In a high school English class I was assigned a book to read that was so daunting I can remember today the feeling of shock as it was placed in my hands. It was huge! Growing up along the Jersey shore, I knew for a fact that a book this size could function as a great drag anchor for a small skiff or rowboat. It didn’t matter that the teacher was telling us we would use this book the entire semester, it was over 1000 pages, for God’s sake!
As it turned out, The Power Broker was a fantastic read, and served well as the basis for an equally wonderful course. I ended up reading farther each day and week than was assigned, and the emotional high and feeling of accomplishment as I read the last words were totally unexpected. First, I had tamed the beast. But more importantly, I had persevered to gain insight that even at the tender age of 16 I knew would be important to me for the rest of my life.
My rating: 5 of 5 stars
One of my first introductions to the power of good research. A fascinating look into the mind and life of a man who shaped the built environment of the state of New York like no other.
As the book description out on Goodreads tells us:
…winner of both the Pulitzer and the Francis Parkman prizes, The Power Broker tells the hidden story behind the shaping (and mis-shaping) of twentieth-century New York (city and state) and makes public what few have known: that Robert Moses was, for almost half a century, the single most powerful man of our time in New York, the shaper not only of the city’s politics but of its physical structure and the problems of urban decline that plague us today.
In revealing how Moses did it—how he developed his public authorities into a political machine that was virtually a fourth branch of government, one that could bring to their knees Governors and Mayors (from La Guardia to Lindsay) by mobilizing banks, contractors, labor unions, insurance firms, even the press and the Church, into an irresistible economic force—Robert Caro reveals how power works in all the cities of the United States. Moses built an empire and lived like an emperor. He personally conceived and completed public works costing 27 billion dollars—the greatest builder America (and probably the world) has ever known. Without ever having been elected to office, he dominated the men who were—even his most bitter enemy, Franklin D. Roosevelt, could not control him—until he finally encountered, in Nelson Rockefeller, the only man whose power (and ruthlessness in wielding it) equalled his own.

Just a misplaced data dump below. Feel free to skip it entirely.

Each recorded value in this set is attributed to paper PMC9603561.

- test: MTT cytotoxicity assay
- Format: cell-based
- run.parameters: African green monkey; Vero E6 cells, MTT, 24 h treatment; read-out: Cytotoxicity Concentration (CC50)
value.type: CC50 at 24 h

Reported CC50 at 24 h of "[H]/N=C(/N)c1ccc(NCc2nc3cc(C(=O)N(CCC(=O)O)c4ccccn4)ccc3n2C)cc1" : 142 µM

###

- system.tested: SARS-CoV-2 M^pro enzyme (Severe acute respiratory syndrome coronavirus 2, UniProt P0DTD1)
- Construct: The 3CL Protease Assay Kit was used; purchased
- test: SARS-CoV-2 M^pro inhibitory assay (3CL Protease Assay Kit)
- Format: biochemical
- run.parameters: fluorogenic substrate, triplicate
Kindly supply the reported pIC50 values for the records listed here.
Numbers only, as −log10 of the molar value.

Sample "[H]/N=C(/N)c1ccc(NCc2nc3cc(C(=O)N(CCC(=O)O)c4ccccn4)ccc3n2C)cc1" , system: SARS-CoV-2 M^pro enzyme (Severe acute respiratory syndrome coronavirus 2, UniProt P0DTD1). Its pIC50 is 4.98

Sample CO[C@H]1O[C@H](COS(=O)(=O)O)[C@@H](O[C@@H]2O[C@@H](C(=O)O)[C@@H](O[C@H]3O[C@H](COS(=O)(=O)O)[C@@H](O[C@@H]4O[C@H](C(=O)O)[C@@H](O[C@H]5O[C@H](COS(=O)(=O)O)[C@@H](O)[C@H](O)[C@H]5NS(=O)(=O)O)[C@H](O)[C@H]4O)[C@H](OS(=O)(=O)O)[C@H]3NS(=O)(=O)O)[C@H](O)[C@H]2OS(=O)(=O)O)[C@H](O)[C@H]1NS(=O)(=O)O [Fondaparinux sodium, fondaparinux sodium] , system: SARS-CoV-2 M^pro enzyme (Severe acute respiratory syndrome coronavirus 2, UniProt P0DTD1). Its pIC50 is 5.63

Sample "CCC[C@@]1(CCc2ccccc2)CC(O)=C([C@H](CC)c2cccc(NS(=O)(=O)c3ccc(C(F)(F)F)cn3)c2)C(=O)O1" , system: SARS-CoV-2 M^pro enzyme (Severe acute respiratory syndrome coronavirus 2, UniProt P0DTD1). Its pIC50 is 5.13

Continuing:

Robert Moses was clearly a brilliant man on a mission to create beautiful recreational shorelines, parks, pools, playgrounds, parkways and pathways in the City of New York and the counties that surrounded it. The fact that he knowingly abused the laws to make these dreams happen could be argued as criminal intent or political genius. Certainly the millions of people who have enjoyed Jones Beach or the Triborough Bridge would never have suspected that the mastermind behind them and so much more had a racist agenda and a near-pathological belief that he was right and no one was going to stop him.
But the life story of Robert Moses was not entirely about manipulation and devious intent. Looking back, I suspect that the strongest impact upon this reader was the remarkable discipline he exhibited every day. He always worked later than his engineers, then woke earlier to have a stack of paperwork and plans ready for his secretary, who would stop by his house on her way into the office. Then he would work in the car as his driver took him to work (he never had a driver’s license, never had a job—instead writing himself into law … you need to read this book!). And while I have taken a much different perspective on life since, this was formative in my mental image of the hard-working world changer I wanted to be.
Certainly NOT what I was thinking as the drag anchor was handed to me in high school!